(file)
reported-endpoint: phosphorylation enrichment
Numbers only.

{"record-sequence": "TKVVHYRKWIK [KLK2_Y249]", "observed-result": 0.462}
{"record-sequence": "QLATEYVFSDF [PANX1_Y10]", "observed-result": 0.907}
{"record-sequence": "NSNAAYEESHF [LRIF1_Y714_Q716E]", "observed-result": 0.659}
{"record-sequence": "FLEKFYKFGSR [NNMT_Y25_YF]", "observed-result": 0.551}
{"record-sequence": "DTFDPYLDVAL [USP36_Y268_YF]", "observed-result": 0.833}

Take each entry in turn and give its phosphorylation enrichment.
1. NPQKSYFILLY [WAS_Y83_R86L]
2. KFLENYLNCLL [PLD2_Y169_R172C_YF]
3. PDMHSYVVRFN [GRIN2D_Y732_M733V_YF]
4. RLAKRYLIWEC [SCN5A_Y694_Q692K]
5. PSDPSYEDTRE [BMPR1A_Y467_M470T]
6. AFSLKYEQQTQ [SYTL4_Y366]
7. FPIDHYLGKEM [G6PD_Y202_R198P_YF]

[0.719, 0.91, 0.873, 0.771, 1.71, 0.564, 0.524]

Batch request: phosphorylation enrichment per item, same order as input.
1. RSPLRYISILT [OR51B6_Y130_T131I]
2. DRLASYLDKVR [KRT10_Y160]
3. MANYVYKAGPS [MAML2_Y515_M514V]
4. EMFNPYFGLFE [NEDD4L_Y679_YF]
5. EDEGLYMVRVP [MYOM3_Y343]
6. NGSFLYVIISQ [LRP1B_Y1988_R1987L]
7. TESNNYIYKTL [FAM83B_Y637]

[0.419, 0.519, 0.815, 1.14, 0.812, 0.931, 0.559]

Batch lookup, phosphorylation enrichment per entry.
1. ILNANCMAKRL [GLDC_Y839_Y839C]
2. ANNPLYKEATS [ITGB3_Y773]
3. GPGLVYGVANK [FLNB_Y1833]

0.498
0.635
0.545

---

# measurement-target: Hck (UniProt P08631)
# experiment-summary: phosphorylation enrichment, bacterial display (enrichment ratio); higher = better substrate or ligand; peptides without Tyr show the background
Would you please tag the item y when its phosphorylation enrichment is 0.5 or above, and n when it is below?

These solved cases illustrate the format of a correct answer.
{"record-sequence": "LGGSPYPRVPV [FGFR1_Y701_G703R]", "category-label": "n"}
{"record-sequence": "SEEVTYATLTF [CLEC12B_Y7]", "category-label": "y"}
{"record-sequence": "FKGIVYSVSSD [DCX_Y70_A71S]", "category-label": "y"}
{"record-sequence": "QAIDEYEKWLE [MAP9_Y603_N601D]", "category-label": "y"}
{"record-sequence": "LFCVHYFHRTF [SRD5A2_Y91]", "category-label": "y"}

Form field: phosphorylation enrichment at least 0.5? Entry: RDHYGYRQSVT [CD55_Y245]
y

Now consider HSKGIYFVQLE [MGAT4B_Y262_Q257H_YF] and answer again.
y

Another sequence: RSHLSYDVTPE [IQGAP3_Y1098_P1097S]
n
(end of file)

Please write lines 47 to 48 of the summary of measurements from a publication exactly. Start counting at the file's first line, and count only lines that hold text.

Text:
Another sequence: RSHLSYDVTPE [IQGAP3_Y1098_P1097S]
n